US authorities move to double tariffs on Canadian lumber despite a meteoric rise in prices and demandMay 26, 2021
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- The US Commerce Department recommended a doubling of tariffs on Canadian softwood lumber last Friday.
- The move comes despite lumber prices being up more than 275% since April of last year.
- "The White House does not care about the plight of American home buyers and renters," National Association of Home Builders chairman Chuck Fowke said.
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The US Commerce Department recommended a more than doubling of the tariffs on Canadian lumber last Friday despite a meteoric rise in prices and demand for the commodity.
Specifically, the department recommended the "all others" preliminary countervailing and anti-dumping rate move to 18.32% from 8.99%.
The proposed rates are subject to further review over the next six months before final duties are set sometime in November.
Former President Donald Trump's administration imposed a similar 20% tariff on Canadian softwood in 2018, but lowered it to around 9% late last year after a decision favoring Canada by the World Trade Organization.
The move to increase tariffs on Canadian lumber suppliers comes as lumber prices have risen over 275% since last April alone. Canada's share of the US lumber market sits at around 25% as well, according to the Wall Street Journal.
On May 22, National Association of Home Builders chairman Chuck Fowke released a statement criticizing the move to increase tariffs.
"At a time when soaring lumber prices have added nearly $36,000 to the price of a new home and priced millions of middle-class households out of the housing market, the Biden administration's preliminary finding on Friday to double the tariffs on Canadian lumber shipments into the U.S. shows the White House does not care about the plight of American home buyers and renters who have been forced to pay much higher costs for housing," Fowke wrote.
"The administration should be ashamed for casting its lot with special interest groups and abandoning the interests of the American people," he added.
Canadian authorities also rebuked the newly proposed tariffs.
"US duties on Canadian softwood lumber products are a tax on the American people. They make housing less affordable for Americans and hinder economic recovery from the COVID-19 pandemic," said Mary Ng, a Canadian MP and the minister of Small Business, Export Promotion, and International Trade.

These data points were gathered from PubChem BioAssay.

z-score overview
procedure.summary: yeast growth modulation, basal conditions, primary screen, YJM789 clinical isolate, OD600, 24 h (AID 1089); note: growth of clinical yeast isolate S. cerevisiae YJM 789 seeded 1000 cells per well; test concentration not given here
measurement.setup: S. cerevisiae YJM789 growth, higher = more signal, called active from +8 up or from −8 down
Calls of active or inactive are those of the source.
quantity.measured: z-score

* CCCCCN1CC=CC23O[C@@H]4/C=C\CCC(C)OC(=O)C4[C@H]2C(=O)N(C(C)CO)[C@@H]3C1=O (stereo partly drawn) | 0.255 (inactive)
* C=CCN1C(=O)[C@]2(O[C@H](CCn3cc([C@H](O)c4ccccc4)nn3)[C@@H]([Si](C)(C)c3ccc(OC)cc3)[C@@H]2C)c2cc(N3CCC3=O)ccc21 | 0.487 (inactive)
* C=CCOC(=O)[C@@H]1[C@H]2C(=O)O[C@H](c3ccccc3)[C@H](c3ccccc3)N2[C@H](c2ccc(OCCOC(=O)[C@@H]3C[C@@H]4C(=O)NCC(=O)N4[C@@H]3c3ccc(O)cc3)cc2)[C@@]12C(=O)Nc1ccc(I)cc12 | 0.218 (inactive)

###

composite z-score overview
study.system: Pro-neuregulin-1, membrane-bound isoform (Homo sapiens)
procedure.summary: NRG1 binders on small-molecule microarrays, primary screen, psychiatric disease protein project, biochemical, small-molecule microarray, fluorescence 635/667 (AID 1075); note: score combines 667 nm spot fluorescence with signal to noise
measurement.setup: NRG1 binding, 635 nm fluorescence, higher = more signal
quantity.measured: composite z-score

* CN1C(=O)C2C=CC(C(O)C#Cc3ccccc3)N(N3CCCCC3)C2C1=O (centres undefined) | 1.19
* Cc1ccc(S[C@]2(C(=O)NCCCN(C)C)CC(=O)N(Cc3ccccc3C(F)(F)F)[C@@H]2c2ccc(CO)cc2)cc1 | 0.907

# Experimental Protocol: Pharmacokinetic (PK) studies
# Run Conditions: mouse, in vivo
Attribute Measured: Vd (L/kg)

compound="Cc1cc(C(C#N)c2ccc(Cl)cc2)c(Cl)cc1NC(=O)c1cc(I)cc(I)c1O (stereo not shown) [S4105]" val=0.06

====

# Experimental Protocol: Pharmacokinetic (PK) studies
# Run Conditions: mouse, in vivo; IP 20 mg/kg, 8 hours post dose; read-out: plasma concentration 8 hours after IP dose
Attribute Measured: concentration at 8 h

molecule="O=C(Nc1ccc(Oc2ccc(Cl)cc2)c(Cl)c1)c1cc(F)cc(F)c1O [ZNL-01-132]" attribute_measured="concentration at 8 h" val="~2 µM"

"We will keep challenging these unwarranted and damaging duties through all available avenues. We remain confident that a negotiated solution to this long-standing trade issue is not only possible, but in the best interest of both our countries," she added.
On the other hand, US timber producers applauded the new tariffs on Canadian companies. Jason Brochu, the US Lumber Coalition co-chair, said the Commerce Department's decision represents a move to create a level playing field in the industry.
"A level playing field is a critical element for continued investment and growth for U.S. lumber manufacturing to meet strong building demand to build more American homes," Brochu said in a statement.
"More lumber being manufactured in America to meet domestic demand is a direct result of the trade enforcement, and we strongly urge the Administration to continue this enforcement," he added.
Insider spoke with Stinson Dean, the founder of Deacon Lumber Company, about differing perspectives from experts regarding the newly proposed tariffs.
Dean said he doesn't know how the new tariffs will impact prices, but said that last time a tariff increase was announced, prices skyrocketed, although from much a lower base.
However, Dean also said the "tariff should be judged on its merits and not a kneejerk reaction to the current market," noting that scarcity of supply is the main issue when increasing tariffs, not pricing.
"In my mind, any tax on Canadian lumber incentivizes them to look sell to other markets. The US needs all the supply it can get-and buyers will clearly pay for it-but if it doesn't exist, it brings construction to a halt. Scarcity is the problem, not price," Dean said.
Dean recommended a "ceasefire" from tariffs for the next 12 months to give both sides time to lock in a long-term agreement because the industry needs "all the supply in the world pointed at the US."
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